Jesus turned and introduced the fishermen, Bartholomew, James, and I as his disciples, after the two men announced their names.

“Don’t let those men bother you.” Habakkuk embraced Jesus warmly. “They don’t speak for the town.”

“We sure hope so!” declared Peter.

 “What is their problem, anyhow?” protested Philip. “That was really rude!”

“Awe, they’re always cantankerous.” I reassured them. “Ethan’s never liked us very much.  Jubal sounds like he might be drunk.”

“Are they really going to assemble a town meeting?” muttered Bartholomew. “I’ll stay put…. No sir, I’m not up to that.”

“You can rest at my mother’s house.” I gave his shoulder a pat. “…. You’re safe there,” I murmured discreetly. 

“It’s going to be very crowded.” Jesus sighed.  “She might not be too pleased.”  “As for a meeting.” He smiled wearily at the elders. “Whatever the Rabbi Eli decides.  We must first greet my family.  Please join us if you wish.”

Nodding their heads amiably, both Habakkuk and Ezra joined our procession to Joseph bar Jacob’s house.  Though my father had been dead for a while, it would, by custom, always be Joseph, our father’s, house.   I wished he could know Jesus now; he would be so proud.  Looking around, I saw other townsfolk appearing hear and there, but no one rushed over to greet Jesus as Habakkuk and Ezra had.   It occurred to me, in spite of Jesus’ success so far, that there might be others in Nazareth sharing Ethan’s and Jubal’s views.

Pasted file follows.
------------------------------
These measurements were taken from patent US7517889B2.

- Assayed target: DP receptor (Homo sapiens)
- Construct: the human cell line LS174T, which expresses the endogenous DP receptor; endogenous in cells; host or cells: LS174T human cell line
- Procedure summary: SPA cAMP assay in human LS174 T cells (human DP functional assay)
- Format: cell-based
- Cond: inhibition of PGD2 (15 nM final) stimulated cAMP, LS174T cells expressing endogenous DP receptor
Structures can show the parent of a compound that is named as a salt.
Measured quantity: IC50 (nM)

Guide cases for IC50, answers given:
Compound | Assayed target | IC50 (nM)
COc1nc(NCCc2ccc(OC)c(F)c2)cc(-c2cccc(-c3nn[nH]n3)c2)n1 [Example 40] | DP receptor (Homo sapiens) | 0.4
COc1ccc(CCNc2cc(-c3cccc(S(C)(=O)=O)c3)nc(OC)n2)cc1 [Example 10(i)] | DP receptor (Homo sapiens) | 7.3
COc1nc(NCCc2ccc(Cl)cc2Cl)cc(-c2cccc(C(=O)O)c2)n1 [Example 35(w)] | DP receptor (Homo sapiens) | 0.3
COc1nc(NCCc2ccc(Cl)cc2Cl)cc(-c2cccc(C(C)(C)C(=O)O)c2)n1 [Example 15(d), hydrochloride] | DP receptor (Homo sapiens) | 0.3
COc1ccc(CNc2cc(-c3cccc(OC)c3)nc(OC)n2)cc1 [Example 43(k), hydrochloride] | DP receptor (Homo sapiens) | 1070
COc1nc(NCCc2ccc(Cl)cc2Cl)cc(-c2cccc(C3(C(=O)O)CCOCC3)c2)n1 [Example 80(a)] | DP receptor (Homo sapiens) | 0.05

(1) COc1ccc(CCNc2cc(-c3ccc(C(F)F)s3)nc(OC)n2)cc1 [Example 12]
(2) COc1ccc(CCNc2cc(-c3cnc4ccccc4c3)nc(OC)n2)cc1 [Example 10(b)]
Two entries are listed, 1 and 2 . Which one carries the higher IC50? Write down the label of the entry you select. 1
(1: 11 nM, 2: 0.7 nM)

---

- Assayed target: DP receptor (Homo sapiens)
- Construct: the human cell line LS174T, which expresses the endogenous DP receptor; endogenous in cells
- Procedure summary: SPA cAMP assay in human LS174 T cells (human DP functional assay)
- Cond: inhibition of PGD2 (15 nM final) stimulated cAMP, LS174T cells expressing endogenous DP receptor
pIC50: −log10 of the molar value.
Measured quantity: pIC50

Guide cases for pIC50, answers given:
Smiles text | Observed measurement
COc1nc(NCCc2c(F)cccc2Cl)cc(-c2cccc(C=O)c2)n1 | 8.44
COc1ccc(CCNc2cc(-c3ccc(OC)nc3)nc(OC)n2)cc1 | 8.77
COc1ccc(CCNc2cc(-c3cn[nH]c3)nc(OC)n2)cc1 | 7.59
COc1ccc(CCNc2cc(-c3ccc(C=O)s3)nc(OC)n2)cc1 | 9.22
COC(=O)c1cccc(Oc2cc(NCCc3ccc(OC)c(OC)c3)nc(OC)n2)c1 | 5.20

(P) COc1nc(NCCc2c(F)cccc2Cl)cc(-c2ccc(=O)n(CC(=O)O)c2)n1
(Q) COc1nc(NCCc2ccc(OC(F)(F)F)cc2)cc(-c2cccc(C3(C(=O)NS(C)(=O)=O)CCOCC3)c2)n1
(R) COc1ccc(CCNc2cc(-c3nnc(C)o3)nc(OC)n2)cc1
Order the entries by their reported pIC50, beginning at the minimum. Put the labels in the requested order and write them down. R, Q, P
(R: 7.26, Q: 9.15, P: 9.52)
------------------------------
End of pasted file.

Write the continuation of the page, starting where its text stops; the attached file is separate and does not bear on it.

When the door opened, the remaining members of our family greeted us, except Joseph, who had, we would learn, returned to Sepphoris.  There was a mixed reaction at first.  Mama grabbed Jesus and squeezed him happily, embracing James and I almost as an afterthought.  Simon, our brother, shook our hands and gave us brief hugs, giving us equal affection.  My twin sisters Abigail and Martha embraced their long lost brothers tenderly, especially Jesus, the man of the hour.  All four of them looked passed Jesus at the strangers with frowns, as if they had forgotten the incident at Cana and Jesus’ calling to spread the word.  Of course, I couldn’t blame them.  Any respectable Jew would cringe at having such a grimy, smelly, unwashed bunch in their home.